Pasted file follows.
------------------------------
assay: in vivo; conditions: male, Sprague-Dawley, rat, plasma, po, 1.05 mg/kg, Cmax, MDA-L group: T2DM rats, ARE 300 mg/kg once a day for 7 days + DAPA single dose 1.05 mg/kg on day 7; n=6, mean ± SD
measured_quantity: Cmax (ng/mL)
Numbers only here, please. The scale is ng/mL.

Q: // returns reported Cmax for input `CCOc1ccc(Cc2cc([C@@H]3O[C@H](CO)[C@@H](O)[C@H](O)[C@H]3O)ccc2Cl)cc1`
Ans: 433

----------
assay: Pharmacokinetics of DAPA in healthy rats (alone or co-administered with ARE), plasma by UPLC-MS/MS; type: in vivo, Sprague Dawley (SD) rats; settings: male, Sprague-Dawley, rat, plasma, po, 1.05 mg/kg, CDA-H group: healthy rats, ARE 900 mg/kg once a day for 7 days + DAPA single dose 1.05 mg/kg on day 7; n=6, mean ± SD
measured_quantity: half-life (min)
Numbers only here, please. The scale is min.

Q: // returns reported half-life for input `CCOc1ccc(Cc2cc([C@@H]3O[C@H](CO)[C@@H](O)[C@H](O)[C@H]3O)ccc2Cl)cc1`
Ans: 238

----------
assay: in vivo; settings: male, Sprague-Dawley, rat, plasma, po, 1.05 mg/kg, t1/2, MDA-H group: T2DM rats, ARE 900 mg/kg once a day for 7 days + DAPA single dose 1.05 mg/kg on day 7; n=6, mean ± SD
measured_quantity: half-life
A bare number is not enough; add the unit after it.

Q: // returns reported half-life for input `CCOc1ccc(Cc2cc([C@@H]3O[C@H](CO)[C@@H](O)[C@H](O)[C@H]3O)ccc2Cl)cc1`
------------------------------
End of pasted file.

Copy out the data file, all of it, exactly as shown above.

assay: in vivo; conditions: male, Sprague-Dawley, rat, plasma, po, 1.05 mg/kg, Cmax, MDA-L group: T2DM rats, ARE 300 mg/kg once a day for 7 days + DAPA single dose 1.05 mg/kg on day 7; n=6, mean ± SD
measured_quantity: Cmax (ng/mL)
Numbers only here, please. The scale is ng/mL.

Q: // returns reported Cmax for input `CCOc1ccc(Cc2cc([C@@H]3O[C@H](CO)[C@@H](O)[C@H](O)[C@H]3O)ccc2Cl)cc1`
Ans: 433

----------
assay: Pharmacokinetics of DAPA in healthy rats (alone or co-administered with ARE), plasma by UPLC-MS/MS; type: in vivo, Sprague Dawley (SD) rats; settings: male, Sprague-Dawley, rat, plasma, po, 1.05 mg/kg, CDA-H group: healthy rats, ARE 900 mg/kg once a day for 7 days + DAPA single dose 1.05 mg/kg on day 7; n=6, mean ± SD
measured_quantity: half-life (min)
Numbers only here, please. The scale is min.

Q: // returns reported half-life for input `CCOc1ccc(Cc2cc([C@@H]3O[C@H](CO)[C@@H](O)[C@H](O)[C@H]3O)ccc2Cl)cc1`
Ans: 238

----------
assay: in vivo; settings: male, Sprague-Dawley, rat, plasma, po, 1.05 mg/kg, t1/2, MDA-H group: T2DM rats, ARE 900 mg/kg once a day for 7 days + DAPA single dose 1.05 mg/kg on day 7; n=6, mean ± SD
measured_quantity: half-life
A bare number is not enough; add the unit after it.

Q: // returns reported half-life for input `CCOc1ccc(Cc2cc([C@@H]3O[C@H](CO)[C@@H](O)[C@H](O)[C@H]3O)ccc2Cl)cc1`